Now in the name of that Lord who controls / Wisdom, and has created human souls, / Exalted beyond all that thought or speech / Is able to encompass or to reach, / The lord of Saturn and the stars at night, / Who gives the sun and moon and Venus light, / Above all name and thought, exceeding all / Of his creation, and unknowable . . . [Opening lines of Shahnameh translated by Dick Davis]
In its customary tradition to commemorate the birth of the great Persian epic poet Ferdosi (Ferdowsi) in January of each year, the Ferdosi Society of Northern California holds its celebration on Saturday, January 23, 2010. This year’s keynote speaker is the prominent scholar of Persian history Homer Abramian who will examine the correlation between Avesta—the ancient scripture of Zoroastrianism—and Ferdosi’s epic masterpiece Shahnameh—the Book of Kings.
“Zoroaster was the first” says Mary Boyce the British scholar of Zoroastrianism and Iranian languages, “to teach the doctrines of an individual judgment, Heaven and Hell, the future resurrection of the body, the general Last Judgment, and life everlasting for the reunited soul and body. These doctrines were to become familiar articles of faith to much of mankind, through borrowings by Judaism, Christianity and Islam; yet it is in Zoroastrianism itself that they have their fullest logical coherence.”
A crown jewel of the Persian literary tradition, Shahnameh of Ferdosi in nearly 60000 couplets is highly praised by most Iranians as a national treasure and is widely read and studied in neighboring Persian speaking regions such as Tajikistan and Afghanistan. Written around 1000 AD, Shahnameh states the mythical and historical past of ancient Iran up to the Islamic conquest of this country. Legend has it that it took Ferdosi thirty years to finish his masterpiece. A leading scholar of Shahnameh, Reuben Levey suggests “in the Shahnameh an amalgamation of the Persian equivalents of chapters in the book of Genesis, the Odysseys, Paradise Lost, Chaucer’s Canterbury Tales, and Shakespeare. Indeed, it is astonishing how often the vocabulary of Shakespeare suits incidents described in the Persian epic. Drama, comedy, and tragedy – all are there.”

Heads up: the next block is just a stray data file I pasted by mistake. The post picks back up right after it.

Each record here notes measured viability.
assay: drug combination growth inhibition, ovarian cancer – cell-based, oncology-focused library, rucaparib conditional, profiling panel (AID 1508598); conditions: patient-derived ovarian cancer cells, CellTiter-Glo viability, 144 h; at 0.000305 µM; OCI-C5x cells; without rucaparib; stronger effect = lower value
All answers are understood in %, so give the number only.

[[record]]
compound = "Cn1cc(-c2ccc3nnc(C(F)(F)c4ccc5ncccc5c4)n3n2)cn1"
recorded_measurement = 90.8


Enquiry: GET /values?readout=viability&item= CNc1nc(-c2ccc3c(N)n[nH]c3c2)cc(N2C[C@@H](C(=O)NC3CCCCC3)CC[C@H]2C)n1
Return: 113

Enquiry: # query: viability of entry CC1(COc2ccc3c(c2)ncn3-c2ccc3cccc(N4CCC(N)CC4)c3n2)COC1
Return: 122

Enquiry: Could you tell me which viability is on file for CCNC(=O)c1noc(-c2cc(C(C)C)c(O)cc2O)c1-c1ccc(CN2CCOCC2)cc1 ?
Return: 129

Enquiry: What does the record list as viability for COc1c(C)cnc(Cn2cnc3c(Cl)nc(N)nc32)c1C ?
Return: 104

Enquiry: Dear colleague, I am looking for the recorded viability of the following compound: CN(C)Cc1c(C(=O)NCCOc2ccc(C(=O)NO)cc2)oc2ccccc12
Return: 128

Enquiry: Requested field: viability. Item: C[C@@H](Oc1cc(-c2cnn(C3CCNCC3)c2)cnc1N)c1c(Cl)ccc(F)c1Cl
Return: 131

Ferdosi was born on January 3, 940 AD in a village near City of Tous in Khorasan Province and lived to be eighty. His tomb near City of Mashad is a shrine to lovers of Persian literary canon.
Saturday night event starts at 6:00 PM at Grace Adult Center (1197 E. Arques Avenue) in Sunnyvale, and guests will be served with tea and pastry. Contact 408-295-1240 or firstname.lastname@example.org for more info.